Plan to diagnose fetal alcohol problems may help prevent crime

More prison inmates may suffer from disorder than realized

Posted: Monday, April 02, 2001

It's easy to accept that alcohol can fuel drunk drivers, but harder to accept that alcohol in expectant mothers can create felons.

Four women have joined forces to diagnose fetal alcohol syndrome in Juneau and demonstrate the link. The women are Marla Lippard, Janet Forbes, Laura Rorem and Susan Hunter-Joerns.

"We have always had anecdotal evidence about FAS and alcohol-related disorders (in the prison population), and now, with clinicians being trained in diagnostics, we will have some hard numbers to back it up," said Lippard, nationally certified as a chemical dependency counselor and clinical director for Gastineau Human Services.

Fetal alcohol syndrome/fetal alcohol effect is caused when a pregnant woman drinks alcohol, and that drink changes the developing brain of her fetus. It is a brain disorder that "manifests itself in each person so differently" so that it defies or complicates diagnosis, Lippard said.

Defendants can "appear functional before judges or their probation officers, yet be unable to handle daily life," said Forbes, outpatient after-care coordinator at GHS. Forbes has a degree in criminal justice and worked as a probation officer in Texas for seven years with a specialized case load of substance abusers.

Lippard, Forbes and Andy Swanston, GHS operations director, put together a grant for FAS diagnostic training, and sent Lippard for that training earlier this year. As they wrote the grant, they guessed that 20 percent of the prison population could be suffering from this disorder. After seeing the results of the first weeks of the new FAS diagnostic program, they believe they may have underestimated.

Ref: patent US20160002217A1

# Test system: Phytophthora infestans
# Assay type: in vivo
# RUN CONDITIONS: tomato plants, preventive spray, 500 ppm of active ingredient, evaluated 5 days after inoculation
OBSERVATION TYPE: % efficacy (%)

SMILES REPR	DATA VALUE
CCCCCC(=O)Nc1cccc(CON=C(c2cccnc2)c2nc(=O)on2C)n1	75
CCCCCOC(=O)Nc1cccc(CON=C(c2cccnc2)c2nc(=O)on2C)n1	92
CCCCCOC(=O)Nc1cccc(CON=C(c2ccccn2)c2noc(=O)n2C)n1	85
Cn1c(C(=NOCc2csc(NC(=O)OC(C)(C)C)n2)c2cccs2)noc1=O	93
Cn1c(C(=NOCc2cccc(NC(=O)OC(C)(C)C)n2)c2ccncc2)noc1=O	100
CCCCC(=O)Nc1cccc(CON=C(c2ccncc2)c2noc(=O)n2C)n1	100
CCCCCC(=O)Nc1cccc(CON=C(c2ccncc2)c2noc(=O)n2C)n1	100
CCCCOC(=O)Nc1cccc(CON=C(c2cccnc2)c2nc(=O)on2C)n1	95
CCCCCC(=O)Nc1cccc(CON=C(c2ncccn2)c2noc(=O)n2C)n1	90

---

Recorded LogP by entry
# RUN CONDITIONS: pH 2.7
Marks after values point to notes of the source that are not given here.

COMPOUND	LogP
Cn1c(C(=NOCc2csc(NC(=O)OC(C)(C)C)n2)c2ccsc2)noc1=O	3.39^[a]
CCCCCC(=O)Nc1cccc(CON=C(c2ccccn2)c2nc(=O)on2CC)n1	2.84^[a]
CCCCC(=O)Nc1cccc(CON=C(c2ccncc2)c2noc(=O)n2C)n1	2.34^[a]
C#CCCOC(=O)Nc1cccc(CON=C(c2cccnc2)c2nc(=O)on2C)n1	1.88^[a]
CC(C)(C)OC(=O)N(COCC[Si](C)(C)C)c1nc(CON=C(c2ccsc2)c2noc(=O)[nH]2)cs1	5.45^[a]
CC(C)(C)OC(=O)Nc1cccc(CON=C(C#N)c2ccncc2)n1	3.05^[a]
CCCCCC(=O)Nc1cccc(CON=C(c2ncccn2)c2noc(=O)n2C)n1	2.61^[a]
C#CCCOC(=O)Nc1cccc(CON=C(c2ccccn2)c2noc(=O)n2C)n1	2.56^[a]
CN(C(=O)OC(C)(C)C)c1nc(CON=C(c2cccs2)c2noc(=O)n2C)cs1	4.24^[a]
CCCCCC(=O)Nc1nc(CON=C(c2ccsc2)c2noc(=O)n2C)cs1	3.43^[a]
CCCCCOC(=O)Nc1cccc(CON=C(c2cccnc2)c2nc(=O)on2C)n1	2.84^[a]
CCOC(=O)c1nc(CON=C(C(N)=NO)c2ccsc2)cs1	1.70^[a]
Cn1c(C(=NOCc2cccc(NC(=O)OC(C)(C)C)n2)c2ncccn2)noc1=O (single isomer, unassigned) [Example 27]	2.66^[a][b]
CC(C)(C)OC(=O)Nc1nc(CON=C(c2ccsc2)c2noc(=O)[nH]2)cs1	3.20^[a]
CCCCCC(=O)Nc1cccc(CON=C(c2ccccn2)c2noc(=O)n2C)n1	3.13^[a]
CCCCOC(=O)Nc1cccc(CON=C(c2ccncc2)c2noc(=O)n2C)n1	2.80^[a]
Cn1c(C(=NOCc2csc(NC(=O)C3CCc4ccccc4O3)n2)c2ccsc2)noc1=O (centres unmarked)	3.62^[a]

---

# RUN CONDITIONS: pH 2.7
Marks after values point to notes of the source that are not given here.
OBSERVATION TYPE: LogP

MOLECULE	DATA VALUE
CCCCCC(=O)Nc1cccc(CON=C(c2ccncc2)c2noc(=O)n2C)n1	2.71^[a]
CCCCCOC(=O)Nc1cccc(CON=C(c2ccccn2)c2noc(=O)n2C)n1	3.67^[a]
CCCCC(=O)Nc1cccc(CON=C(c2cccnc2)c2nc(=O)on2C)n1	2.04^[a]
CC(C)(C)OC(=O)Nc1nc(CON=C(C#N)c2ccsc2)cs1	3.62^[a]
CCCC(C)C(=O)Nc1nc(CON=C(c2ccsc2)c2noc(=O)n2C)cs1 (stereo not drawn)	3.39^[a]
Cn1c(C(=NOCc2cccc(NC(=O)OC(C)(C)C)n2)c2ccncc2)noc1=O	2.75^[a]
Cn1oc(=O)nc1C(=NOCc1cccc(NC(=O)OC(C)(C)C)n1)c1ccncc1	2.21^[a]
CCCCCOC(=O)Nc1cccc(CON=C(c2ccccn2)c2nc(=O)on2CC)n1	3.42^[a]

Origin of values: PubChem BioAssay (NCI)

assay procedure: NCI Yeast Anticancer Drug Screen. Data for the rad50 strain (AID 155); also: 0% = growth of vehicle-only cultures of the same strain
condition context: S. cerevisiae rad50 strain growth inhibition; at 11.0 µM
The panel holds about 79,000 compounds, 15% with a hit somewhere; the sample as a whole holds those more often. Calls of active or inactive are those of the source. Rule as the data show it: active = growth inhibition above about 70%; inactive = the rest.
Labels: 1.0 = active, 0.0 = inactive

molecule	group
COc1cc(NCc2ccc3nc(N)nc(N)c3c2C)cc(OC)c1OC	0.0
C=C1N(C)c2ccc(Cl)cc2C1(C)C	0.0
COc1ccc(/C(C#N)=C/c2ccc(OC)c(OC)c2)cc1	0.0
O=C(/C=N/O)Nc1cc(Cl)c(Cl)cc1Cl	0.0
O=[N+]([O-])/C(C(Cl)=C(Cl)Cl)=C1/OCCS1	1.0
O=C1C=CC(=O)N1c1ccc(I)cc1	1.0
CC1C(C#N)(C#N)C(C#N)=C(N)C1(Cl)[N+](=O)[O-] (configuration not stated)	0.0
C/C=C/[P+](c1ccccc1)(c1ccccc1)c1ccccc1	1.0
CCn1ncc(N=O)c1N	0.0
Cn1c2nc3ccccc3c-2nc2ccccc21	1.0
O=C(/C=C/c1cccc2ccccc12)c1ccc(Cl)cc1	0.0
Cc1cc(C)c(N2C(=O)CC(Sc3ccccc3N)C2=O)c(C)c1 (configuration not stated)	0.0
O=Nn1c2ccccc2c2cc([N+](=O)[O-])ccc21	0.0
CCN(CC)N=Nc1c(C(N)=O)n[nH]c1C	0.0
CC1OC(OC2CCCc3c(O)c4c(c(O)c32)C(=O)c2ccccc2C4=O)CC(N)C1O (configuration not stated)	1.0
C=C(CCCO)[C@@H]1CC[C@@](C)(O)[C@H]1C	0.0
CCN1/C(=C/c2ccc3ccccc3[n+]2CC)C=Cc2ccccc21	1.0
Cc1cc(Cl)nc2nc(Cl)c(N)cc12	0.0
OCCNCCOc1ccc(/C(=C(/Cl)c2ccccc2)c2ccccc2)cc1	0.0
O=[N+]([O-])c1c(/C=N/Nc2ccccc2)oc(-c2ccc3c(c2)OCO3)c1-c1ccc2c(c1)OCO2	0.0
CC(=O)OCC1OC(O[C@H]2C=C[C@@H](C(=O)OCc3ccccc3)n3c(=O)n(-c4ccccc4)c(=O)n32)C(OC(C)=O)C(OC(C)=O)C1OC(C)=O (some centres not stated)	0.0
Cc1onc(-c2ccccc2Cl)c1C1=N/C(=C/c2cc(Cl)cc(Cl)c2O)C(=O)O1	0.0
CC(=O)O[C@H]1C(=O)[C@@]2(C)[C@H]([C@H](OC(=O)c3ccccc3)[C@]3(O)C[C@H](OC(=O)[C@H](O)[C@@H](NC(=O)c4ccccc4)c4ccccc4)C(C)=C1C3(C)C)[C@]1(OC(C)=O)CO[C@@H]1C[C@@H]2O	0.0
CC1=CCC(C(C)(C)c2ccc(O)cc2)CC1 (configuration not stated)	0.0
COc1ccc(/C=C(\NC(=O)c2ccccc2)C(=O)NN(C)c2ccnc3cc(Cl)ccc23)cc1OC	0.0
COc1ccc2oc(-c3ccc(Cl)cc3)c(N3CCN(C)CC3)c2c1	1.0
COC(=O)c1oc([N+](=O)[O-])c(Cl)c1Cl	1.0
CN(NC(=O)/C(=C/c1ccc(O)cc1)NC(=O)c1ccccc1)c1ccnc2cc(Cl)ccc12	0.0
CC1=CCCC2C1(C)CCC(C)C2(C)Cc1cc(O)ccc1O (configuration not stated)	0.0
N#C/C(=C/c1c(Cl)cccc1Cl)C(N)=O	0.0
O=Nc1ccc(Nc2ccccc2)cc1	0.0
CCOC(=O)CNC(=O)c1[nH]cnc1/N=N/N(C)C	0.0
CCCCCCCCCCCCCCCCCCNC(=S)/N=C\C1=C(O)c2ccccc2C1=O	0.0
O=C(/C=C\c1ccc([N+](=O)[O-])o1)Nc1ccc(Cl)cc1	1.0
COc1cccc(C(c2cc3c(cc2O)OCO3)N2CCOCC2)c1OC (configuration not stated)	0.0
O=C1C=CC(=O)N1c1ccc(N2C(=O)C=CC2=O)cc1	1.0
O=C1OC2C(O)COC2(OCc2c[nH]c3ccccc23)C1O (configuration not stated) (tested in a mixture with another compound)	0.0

Juneau District Court Judge Peter Froehlich began including FAS diagnosis in his sentences on Feb. 26.

"We had anticipated 10 referrals in the course of a year, and we have had 15 or 20 in the first month," Swanston said. "It has greatly exceeded our expectations. We are real enthused about the program."

Prisoners are enthused, too, because they want answers about why they are the way they are.

"Everybody else tiptoes around an FAS diagnosis, but we have five clients waiting right now. They want to know," Lippard said.

Lippard and Forbes have big plans for their three-year grant from the state office of FAS. First, they want to diagnose anyone currently in the criminal justice system. Second, they want to develop a residential program.

"What we hope to do is not only serve people already in the (criminal justice) system but also form a residential program for people with this FAS who need mental health treatment and have chemical dependency problems. About 50 percent of those with chemical dependency also have mental health problems. We need to be able to teach them life skills," Lippard said.

"What's refreshing is we are not asked to hammer a 12-step program down (our clients') throats. GHS is letting us build what works," Forbes said.

Third, with the help of local neurologist Dr. Susan Hunter-Joerns, they hope to form a community FAS diagnosis team that will diagnose children and youth.

In Juneau, fighting FAS is a matter of education of "everybody in the community - judges, pediatricians, obstetricians, gynecologists, family practitioners," Forbes said.

"I had two friends who were prescribed a glass of wine each evening for anxiety during their pregnancies in 1996," Lippard said.

Laura Rorem, a parent advocate, has raised an adopted son and daughter, both with FAS, and sees the new GHS program as "what I have been asking for years." Her son, 25, had had 15 different diagnoses by age 15. Behavior modification didn't work.

"He worked hard in school, worked hard all his life. I have never seen anybody work so hard, and still he falls through the cracks of the system."

Her daughter, three months pregnant, is struggling not to drink with her companions, because she doesn't want a baby "like her."

After not knowing for most of their lives how to help her children, Rorem has found an answer: "Now I am saying they were born with FAS; it's a birth defect. I am changing the way I describe my children."

Ann Chandonnet can be reached at

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